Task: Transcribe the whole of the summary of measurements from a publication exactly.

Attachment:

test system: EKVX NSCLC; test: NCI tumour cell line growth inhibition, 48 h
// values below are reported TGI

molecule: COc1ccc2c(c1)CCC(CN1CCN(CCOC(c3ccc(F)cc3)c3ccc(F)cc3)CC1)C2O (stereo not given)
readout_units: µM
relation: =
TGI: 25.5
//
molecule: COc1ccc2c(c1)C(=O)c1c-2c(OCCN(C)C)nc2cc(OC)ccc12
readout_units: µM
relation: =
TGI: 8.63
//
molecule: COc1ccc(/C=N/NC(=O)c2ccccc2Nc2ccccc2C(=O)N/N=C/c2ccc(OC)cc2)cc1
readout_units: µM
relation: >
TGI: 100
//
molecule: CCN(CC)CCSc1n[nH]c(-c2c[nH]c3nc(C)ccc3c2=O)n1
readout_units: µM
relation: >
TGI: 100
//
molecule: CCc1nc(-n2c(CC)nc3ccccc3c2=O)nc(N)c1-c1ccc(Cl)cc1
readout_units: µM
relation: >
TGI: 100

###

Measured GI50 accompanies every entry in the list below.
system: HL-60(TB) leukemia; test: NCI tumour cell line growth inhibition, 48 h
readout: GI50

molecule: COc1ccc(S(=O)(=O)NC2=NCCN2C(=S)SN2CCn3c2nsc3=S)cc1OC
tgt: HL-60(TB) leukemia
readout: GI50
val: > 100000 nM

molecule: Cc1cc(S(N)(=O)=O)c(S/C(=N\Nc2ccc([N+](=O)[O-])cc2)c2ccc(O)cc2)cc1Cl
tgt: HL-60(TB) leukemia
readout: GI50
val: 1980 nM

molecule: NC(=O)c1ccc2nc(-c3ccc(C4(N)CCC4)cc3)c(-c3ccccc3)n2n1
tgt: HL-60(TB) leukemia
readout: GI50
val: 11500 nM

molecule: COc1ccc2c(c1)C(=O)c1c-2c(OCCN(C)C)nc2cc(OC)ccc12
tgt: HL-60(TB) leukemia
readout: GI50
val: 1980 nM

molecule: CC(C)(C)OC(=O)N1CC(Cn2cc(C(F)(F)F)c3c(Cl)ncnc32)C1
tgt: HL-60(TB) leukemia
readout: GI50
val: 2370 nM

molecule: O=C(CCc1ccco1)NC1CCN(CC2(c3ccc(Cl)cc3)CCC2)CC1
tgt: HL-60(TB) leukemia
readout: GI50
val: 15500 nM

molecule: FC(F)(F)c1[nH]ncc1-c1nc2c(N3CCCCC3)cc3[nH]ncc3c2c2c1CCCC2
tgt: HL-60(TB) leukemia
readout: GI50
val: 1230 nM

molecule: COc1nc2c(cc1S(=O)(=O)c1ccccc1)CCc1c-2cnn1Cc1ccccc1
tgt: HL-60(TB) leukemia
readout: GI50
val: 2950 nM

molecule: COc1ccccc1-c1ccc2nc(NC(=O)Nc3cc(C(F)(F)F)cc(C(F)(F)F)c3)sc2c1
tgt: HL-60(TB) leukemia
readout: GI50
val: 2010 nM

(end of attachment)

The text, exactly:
test system: EKVX NSCLC; test: NCI tumour cell line growth inhibition, 48 h
// values below are reported TGI

molecule: COc1ccc2c(c1)CCC(CN1CCN(CCOC(c3ccc(F)cc3)c3ccc(F)cc3)CC1)C2O (stereo not given)
readout_units: µM
relation: =
TGI: 25.5
//
molecule: COc1ccc2c(c1)C(=O)c1c-2c(OCCN(C)C)nc2cc(OC)ccc12
readout_units: µM
relation: =
TGI: 8.63
//
molecule: COc1ccc(/C=N/NC(=O)c2ccccc2Nc2ccccc2C(=O)N/N=C/c2ccc(OC)cc2)cc1
readout_units: µM
relation: >
TGI: 100
//
molecule: CCN(CC)CCSc1n[nH]c(-c2c[nH]c3nc(C)ccc3c2=O)n1
readout_units: µM
relation: >
TGI: 100
//
molecule: CCc1nc(-n2c(CC)nc3ccccc3c2=O)nc(N)c1-c1ccc(Cl)cc1
readout_units: µM
relation: >
TGI: 100

###

Measured GI50 accompanies every entry in the list below.
system: HL-60(TB) leukemia; test: NCI tumour cell line growth inhibition, 48 h
readout: GI50

molecule: COc1ccc(S(=O)(=O)NC2=NCCN2C(=S)SN2CCn3c2nsc3=S)cc1OC
tgt: HL-60(TB) leukemia
readout: GI50
val: > 100000 nM

molecule: Cc1cc(S(N)(=O)=O)c(S/C(=N\Nc2ccc([N+](=O)[O-])cc2)c2ccc(O)cc2)cc1Cl
tgt: HL-60(TB) leukemia
readout: GI50
val: 1980 nM

molecule: NC(=O)c1ccc2nc(-c3ccc(C4(N)CCC4)cc3)c(-c3ccccc3)n2n1
tgt: HL-60(TB) leukemia
readout: GI50
val: 11500 nM

molecule: COc1ccc2c(c1)C(=O)c1c-2c(OCCN(C)C)nc2cc(OC)ccc12
tgt: HL-60(TB) leukemia
readout: GI50
val: 1980 nM

molecule: CC(C)(C)OC(=O)N1CC(Cn2cc(C(F)(F)F)c3c(Cl)ncnc32)C1
tgt: HL-60(TB) leukemia
readout: GI50
val: 2370 nM

molecule: O=C(CCc1ccco1)NC1CCN(CC2(c3ccc(Cl)cc3)CCC2)CC1
tgt: HL-60(TB) leukemia
readout: GI50
val: 15500 nM

molecule: FC(F)(F)c1[nH]ncc1-c1nc2c(N3CCCCC3)cc3[nH]ncc3c2c2c1CCCC2
tgt: HL-60(TB) leukemia
readout: GI50
val: 1230 nM

molecule: COc1nc2c(cc1S(=O)(=O)c1ccccc1)CCc1c-2cnn1Cc1ccccc1
tgt: HL-60(TB) leukemia
readout: GI50
val: 2950 nM

molecule: COc1ccccc1-c1ccc2nc(NC(=O)Nc3cc(C(F)(F)F)cc(C(F)(F)F)c3)sc2c1
tgt: HL-60(TB) leukemia
readout: GI50
val: 2010 nM